Electronic instrument design tends to be all about interface: since we can generate arbitrary signals in software, the question becomes how we shape the signal given our human minds and bodies. How do we transfer and explore our musical intent from mind to instrument?… Continue Reading
Open now until November 22 at Carnegie Mellon’s Miller Gallery, “Aftersound” explores the notion of the afterimage, or the lingering psychoacoustic effects of sonic experiences on the human mind and body. If you’re able to get to Pittsburg for this, it looks like one of the most Cooking With Sound exhibits ever.… Continue Reading
If you thought acoustic levitation was nifty, wait till you see this: moving a small bead in arbitrary directions with a holographic sound field.
Say what? By varying the phases of an array of 64 ultrasonic transducers, researchers at Spain’s Public University of Navarre were able to create ‘acoustic objects’: three-dimensional patterns of air compression that can push against a lightweight object. … Continue Reading
OK, this is one of my new favorite hacks ever: a modular synthesizer rack made out of the ENUDDEN Ikea toilet paper holder. It appears that the width of the opening is the perfect height for standard Eurorack modules. All you have to do is remove the toilet roll holder part on top. … Continue Reading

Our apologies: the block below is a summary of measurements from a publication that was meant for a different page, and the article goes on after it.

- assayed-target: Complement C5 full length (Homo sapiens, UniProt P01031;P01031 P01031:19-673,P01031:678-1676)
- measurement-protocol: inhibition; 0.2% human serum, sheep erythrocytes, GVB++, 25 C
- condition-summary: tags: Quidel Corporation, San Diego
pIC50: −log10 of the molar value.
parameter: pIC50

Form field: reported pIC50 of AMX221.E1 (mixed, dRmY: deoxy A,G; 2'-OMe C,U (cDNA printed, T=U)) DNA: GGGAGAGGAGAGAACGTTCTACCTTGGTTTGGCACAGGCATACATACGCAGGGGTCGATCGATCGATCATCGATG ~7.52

The 1971 Fisher Price Change-A-Record Music Box is a classic children’s toy that comprises plastic ‘records’ and a mechanical music box in the ‘needle’ arm. The bumps in the disc pluck the tines of the music box, producing the sounds you hear.… Continue Reading
Seeing something float magically in nothing but air is always a breathtaking sight, but there aren’t too many ways to do it. You could use a really thin string, like a magician, or maybe some powerful electromagnets. But what if you could levitate objects with nothing more than the air itself?… Continue Reading
Microsoft’s new anechoic chamber at Building 87 in Richmond has broken the Guinness World Record for “Quietest Place on Earth”, achieving an insane sensitivity of -20.6 dbA, which is only a few times louder than Brownian motion, or the noise that moving gas particles make. … Continue Reading
Suppose it’s 2 million years ago and you’re a humble A. africanus or P. robustus. You hear the sounds of the forest in sharp detail around you. You hear with critical clarity every nuance of a bird’s call, every grunt and whistle of your hunting party—and the slightest, subtlest cracking of a twig caused by your prey.… Continue Reading
If you’re going to build dikes that need to stand up to the ocean, you’re going to need a way to test them: so you build a gigantic wave machine. This one can produce waves almost 15 feet high—do you think they’d let me surf on it? … Continue Reading
If you’ve ever tried googling for help with a Puredata patch, you may have found that it’s not necessarily very effective: you might type in something like ‘pd wire delete’ and get a bunch of results about car wiring.